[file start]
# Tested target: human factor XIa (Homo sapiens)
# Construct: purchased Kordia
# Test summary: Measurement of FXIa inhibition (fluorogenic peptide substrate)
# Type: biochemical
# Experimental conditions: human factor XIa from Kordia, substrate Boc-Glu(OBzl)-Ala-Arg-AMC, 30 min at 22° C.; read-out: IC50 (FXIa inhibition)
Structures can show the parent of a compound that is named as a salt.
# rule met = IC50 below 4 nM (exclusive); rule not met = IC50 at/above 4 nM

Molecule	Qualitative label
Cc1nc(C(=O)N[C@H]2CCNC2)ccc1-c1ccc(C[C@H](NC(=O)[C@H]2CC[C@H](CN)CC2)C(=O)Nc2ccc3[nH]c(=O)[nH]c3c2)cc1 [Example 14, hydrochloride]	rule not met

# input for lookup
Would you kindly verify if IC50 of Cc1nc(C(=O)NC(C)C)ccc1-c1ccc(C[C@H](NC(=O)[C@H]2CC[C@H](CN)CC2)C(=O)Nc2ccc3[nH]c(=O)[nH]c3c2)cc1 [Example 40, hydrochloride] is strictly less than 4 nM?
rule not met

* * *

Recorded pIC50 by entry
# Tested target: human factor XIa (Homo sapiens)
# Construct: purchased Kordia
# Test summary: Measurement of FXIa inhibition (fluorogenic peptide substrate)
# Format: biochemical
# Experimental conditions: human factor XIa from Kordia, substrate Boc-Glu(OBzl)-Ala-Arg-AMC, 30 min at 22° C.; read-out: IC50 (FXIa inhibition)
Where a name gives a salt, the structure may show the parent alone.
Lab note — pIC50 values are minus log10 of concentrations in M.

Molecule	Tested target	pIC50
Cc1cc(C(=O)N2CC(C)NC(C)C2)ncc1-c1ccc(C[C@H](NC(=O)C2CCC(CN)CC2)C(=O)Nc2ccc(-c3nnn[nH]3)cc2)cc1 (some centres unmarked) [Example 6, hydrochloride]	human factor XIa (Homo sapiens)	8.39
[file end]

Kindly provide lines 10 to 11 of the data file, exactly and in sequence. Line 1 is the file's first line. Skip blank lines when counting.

# input for lookup
Would you kindly verify if IC50 of Cc1nc(C(=O)NC(C)C)ccc1-c1ccc(C[C@H](NC(=O)[C@H]2CC[C@H](CN)CC2)C(=O)Nc2ccc3[nH]c(=O)[nH]c3c2)cc1 [Example 40, hydrochloride] is strictly less than 4 nM?